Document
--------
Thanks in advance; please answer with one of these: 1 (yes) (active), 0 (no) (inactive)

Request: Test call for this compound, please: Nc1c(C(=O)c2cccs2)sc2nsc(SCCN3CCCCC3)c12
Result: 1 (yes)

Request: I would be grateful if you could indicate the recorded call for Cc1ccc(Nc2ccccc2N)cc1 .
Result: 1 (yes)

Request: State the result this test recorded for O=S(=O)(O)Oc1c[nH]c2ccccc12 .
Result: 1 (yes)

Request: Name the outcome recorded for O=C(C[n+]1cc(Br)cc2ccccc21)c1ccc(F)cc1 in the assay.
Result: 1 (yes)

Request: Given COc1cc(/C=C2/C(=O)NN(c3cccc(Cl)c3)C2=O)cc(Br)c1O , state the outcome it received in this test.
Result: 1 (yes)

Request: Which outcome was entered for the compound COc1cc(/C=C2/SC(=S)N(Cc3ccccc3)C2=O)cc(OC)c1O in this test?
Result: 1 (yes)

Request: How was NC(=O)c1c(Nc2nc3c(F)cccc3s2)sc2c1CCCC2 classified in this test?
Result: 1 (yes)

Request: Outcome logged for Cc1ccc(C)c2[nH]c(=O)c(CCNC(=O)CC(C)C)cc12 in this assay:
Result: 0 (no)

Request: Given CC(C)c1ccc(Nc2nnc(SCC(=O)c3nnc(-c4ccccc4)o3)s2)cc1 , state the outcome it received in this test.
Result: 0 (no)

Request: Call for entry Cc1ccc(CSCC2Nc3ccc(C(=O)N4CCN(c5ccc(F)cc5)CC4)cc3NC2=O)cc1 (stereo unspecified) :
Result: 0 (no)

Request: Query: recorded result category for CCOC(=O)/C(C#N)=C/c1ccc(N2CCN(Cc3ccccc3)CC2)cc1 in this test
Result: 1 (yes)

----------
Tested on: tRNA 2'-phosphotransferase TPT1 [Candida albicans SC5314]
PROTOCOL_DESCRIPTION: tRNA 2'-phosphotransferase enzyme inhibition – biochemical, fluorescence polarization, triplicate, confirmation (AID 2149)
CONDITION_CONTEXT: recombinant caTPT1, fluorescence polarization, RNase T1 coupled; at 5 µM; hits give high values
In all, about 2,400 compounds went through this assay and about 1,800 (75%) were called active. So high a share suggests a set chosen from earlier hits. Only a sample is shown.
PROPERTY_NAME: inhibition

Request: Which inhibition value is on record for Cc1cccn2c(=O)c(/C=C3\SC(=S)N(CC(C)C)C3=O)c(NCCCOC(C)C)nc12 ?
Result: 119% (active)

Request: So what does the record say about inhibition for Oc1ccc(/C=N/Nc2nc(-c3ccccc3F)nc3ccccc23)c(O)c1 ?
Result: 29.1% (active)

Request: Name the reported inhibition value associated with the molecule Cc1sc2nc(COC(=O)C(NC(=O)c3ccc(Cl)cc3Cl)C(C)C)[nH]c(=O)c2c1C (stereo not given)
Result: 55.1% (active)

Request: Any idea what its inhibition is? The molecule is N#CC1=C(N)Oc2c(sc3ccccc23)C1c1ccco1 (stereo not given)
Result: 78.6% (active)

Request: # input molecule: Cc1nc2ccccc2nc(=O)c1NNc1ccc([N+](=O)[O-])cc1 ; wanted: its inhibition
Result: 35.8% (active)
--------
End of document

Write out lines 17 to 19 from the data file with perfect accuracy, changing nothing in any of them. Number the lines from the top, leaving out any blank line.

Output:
Result: 0 (no)

Request: Given CC(C)c1ccc(Nc2nnc(SCC(=O)c3nnc(-c4ccccc4)o3)s2)cc1 , state the outcome it received in this test.
Result: 0 (no)